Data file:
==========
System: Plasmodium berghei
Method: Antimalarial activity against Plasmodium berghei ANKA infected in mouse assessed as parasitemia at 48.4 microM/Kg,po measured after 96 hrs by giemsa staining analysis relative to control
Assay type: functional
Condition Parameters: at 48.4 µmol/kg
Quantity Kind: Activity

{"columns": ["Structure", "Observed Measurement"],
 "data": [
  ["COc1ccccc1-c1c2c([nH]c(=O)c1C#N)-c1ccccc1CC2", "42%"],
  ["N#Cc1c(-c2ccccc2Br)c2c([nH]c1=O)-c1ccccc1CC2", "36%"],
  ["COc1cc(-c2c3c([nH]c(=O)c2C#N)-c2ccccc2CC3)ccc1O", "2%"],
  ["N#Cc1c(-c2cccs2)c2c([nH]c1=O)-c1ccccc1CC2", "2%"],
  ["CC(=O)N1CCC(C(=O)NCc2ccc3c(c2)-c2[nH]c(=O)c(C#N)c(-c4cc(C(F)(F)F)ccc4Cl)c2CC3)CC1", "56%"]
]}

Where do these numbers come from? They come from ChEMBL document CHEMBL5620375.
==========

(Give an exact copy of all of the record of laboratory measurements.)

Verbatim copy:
System: Plasmodium berghei
Method: Antimalarial activity against Plasmodium berghei ANKA infected in mouse assessed as parasitemia at 48.4 microM/Kg,po measured after 96 hrs by giemsa staining analysis relative to control
Assay type: functional
Condition Parameters: at 48.4 µmol/kg
Quantity Kind: Activity

{"columns": ["Structure", "Observed Measurement"],
 "data": [
  ["COc1ccccc1-c1c2c([nH]c(=O)c1C#N)-c1ccccc1CC2", "42%"],
  ["N#Cc1c(-c2ccccc2Br)c2c([nH]c1=O)-c1ccccc1CC2", "36%"],
  ["COc1cc(-c2c3c([nH]c(=O)c2C#N)-c2ccccc2CC3)ccc1O", "2%"],
  ["N#Cc1c(-c2cccs2)c2c([nH]c1=O)-c1ccccc1CC2", "2%"],
  ["CC(=O)N1CCC(C(=O)NCc2ccc3c(c2)-c2[nH]c(=O)c(C#N)c(-c4cc(C(F)(F)F)ccc4Cl)c2CC3)CC1", "56%"]
]}

Where do these numbers come from? They come from ChEMBL document CHEMBL5620375.